From revivals of classics to newer calendar releases, here are my top 5 to read now. Thrilling fiction? Cultural studies? Self-help? Whatever your jam, these books had me reading from cover to cover.
"This is required reading," says Toni Morrison. Between the World and Me is a 152-page letter from Coates to his son, Samori. In it, he pens a beautifully woven narrative based on his own personal experience on what it means to be black in America. This moving testament conveys the fears and faith he has for his son's life. It goes beyond the simple hopes a patriarchal figure has for his son's future based on his past. It is a universal glimpse for all into a story -- "a new story, a new history told through the lens of our struggle."
Living a harrowed life and being burnt from both ends led Brigid Schulte to research whether an "all work and no play" mentality is universal. From sociologists to global families, she discovers why people are busier than ever even with modern day technology that should free up time. If you feel like you're losing your mind and minutes in a day, you're not alone.
This New York Times and USA Today Bestseller will keep you on-the-edge-of-your-seat. Lo Blacklock is the story's protagonist and a journalist working for a travel magazine. She's the epitome of a hot mess -- desperate to prove there's more to life than getting engaged to her boyfriend and gin-fueled alcoholic stupor, she takes on the assignment of chronicling an all expensed week-long vacation on a new luxury cruise ship. She witnesses a woman being thrown overboard. The problem? All passengers are accounted for. Was it just confusion from another night of drinking, or more? This thriller had me guessing till the end.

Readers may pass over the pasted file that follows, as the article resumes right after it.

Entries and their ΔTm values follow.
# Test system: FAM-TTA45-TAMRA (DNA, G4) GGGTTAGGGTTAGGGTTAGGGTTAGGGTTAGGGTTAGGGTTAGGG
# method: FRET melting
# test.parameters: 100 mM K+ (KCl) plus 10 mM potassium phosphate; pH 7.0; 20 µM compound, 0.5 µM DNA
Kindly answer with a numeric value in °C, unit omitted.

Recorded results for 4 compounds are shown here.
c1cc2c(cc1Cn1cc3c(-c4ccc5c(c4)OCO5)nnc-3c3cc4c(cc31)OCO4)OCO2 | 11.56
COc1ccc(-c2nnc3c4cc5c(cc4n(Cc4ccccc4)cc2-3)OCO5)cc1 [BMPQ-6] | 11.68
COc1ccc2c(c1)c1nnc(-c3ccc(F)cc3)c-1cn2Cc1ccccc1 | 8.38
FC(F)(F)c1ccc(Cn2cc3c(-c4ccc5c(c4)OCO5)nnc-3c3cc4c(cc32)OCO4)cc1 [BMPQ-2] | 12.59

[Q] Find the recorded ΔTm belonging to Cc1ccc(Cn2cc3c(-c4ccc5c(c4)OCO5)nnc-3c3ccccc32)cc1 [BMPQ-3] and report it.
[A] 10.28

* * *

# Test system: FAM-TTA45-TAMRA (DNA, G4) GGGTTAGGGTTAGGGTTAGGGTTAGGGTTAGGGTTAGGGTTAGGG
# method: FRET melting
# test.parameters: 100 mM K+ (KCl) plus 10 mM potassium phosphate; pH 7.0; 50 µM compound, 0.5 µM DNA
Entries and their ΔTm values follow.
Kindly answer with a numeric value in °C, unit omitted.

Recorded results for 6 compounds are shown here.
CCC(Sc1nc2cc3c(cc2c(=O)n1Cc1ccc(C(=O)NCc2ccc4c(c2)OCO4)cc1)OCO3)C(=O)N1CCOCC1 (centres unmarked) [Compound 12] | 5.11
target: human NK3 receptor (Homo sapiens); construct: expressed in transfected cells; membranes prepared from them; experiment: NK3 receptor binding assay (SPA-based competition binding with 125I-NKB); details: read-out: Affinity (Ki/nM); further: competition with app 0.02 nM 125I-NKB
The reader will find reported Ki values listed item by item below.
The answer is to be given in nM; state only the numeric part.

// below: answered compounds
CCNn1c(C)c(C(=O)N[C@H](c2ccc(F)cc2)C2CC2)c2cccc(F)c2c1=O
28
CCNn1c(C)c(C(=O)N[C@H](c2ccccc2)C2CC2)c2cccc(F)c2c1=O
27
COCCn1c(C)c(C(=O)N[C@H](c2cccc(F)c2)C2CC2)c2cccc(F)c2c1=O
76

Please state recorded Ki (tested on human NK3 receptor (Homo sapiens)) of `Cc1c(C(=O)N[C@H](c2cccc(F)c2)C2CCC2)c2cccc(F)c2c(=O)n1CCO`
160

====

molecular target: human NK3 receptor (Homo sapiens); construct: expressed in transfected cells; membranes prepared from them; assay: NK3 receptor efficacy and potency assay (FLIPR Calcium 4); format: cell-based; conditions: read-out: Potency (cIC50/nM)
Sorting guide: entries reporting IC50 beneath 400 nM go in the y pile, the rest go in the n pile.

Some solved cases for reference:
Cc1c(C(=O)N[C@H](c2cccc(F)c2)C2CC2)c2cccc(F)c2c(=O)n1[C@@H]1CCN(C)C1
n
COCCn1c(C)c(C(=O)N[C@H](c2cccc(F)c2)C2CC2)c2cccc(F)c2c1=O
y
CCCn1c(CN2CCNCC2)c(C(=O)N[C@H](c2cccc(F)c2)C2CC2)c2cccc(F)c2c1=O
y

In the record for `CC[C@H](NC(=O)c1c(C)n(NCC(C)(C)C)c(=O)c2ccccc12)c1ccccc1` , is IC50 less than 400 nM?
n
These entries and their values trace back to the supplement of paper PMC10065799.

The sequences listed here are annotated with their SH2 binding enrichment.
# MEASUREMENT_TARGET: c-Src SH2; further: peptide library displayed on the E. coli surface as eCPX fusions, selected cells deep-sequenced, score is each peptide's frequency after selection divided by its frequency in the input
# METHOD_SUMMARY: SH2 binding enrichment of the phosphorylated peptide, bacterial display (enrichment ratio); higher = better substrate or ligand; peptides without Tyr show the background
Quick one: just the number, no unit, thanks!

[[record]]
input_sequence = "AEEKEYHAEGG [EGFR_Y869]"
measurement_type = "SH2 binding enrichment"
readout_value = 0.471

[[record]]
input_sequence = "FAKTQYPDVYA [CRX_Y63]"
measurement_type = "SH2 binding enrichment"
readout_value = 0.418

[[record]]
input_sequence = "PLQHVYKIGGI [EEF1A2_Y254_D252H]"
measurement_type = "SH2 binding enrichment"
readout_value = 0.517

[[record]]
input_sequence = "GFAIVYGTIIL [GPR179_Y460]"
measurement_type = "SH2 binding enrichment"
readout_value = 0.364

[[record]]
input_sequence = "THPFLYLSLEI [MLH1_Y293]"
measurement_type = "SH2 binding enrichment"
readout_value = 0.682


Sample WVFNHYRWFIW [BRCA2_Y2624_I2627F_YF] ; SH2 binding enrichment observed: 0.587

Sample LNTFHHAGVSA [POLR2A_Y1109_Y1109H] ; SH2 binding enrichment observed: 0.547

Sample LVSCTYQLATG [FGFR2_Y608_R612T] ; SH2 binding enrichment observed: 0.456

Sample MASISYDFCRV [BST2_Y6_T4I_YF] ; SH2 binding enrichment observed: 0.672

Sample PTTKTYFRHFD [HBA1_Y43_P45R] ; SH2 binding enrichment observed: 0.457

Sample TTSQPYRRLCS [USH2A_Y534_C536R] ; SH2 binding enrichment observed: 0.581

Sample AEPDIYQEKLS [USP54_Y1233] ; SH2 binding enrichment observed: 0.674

Everything I Never Told You is a cultural story of a Chinese American family living in 1970s small-town Ohio. It is a universal story of human connection and personal discovery. Lydia, the daughter of Marilyn and James Lee, and oldest sister to two younger siblings, is found dead in a lake. Her death disturbs the intricate family balance, and unearths truths, lies, buried resentment, and long-forgotten events. A moving tale about how families can live under one roof without truly being a family.
This dystopian novel by George Orwell has doubled in sales since the beginning of 2017. In 1984, Britain is governed by a dictatorial regime, better known as Big Brother. It literally watches your every move and thoughts through home telescreens, it makes "edits" to incorrectly documented history, and limits expression of speech by creating a new language called "newspeak." Written in 1948, it is still a relevant reminder of how delicate freedom and democracy can be.